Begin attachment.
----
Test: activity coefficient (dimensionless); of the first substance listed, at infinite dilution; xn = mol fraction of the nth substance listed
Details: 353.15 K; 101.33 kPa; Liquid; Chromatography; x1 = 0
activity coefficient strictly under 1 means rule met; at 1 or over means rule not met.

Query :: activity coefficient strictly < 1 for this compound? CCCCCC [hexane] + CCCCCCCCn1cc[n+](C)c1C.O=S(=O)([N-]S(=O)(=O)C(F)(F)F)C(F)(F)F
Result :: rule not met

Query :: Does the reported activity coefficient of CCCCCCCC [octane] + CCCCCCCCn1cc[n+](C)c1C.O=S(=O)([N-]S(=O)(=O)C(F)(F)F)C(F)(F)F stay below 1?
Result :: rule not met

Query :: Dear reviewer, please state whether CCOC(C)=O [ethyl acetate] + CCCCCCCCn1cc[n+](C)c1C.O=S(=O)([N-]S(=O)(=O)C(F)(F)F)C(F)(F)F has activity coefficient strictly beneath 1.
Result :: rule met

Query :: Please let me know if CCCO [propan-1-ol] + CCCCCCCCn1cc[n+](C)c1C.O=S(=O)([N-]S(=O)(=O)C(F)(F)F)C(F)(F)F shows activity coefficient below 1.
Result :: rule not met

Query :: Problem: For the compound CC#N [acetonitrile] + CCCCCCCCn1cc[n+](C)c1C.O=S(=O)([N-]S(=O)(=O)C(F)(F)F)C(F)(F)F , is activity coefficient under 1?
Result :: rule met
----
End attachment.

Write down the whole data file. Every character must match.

Test: activity coefficient (dimensionless); of the first substance listed, at infinite dilution; xn = mol fraction of the nth substance listed
Details: 353.15 K; 101.33 kPa; Liquid; Chromatography; x1 = 0
activity coefficient strictly under 1 means rule met; at 1 or over means rule not met.

Query :: activity coefficient strictly < 1 for this compound? CCCCCC [hexane] + CCCCCCCCn1cc[n+](C)c1C.O=S(=O)([N-]S(=O)(=O)C(F)(F)F)C(F)(F)F
Result :: rule not met

Query :: Does the reported activity coefficient of CCCCCCCC [octane] + CCCCCCCCn1cc[n+](C)c1C.O=S(=O)([N-]S(=O)(=O)C(F)(F)F)C(F)(F)F stay below 1?
Result :: rule not met

Query :: Dear reviewer, please state whether CCOC(C)=O [ethyl acetate] + CCCCCCCCn1cc[n+](C)c1C.O=S(=O)([N-]S(=O)(=O)C(F)(F)F)C(F)(F)F has activity coefficient strictly beneath 1.
Result :: rule met

Query :: Please let me know if CCCO [propan-1-ol] + CCCCCCCCn1cc[n+](C)c1C.O=S(=O)([N-]S(=O)(=O)C(F)(F)F)C(F)(F)F shows activity coefficient below 1.
Result :: rule not met

Query :: Problem: For the compound CC#N [acetonitrile] + CCCCCCCCn1cc[n+](C)c1C.O=S(=O)([N-]S(=O)(=O)C(F)(F)F)C(F)(F)F , is activity coefficient under 1?
Result :: rule met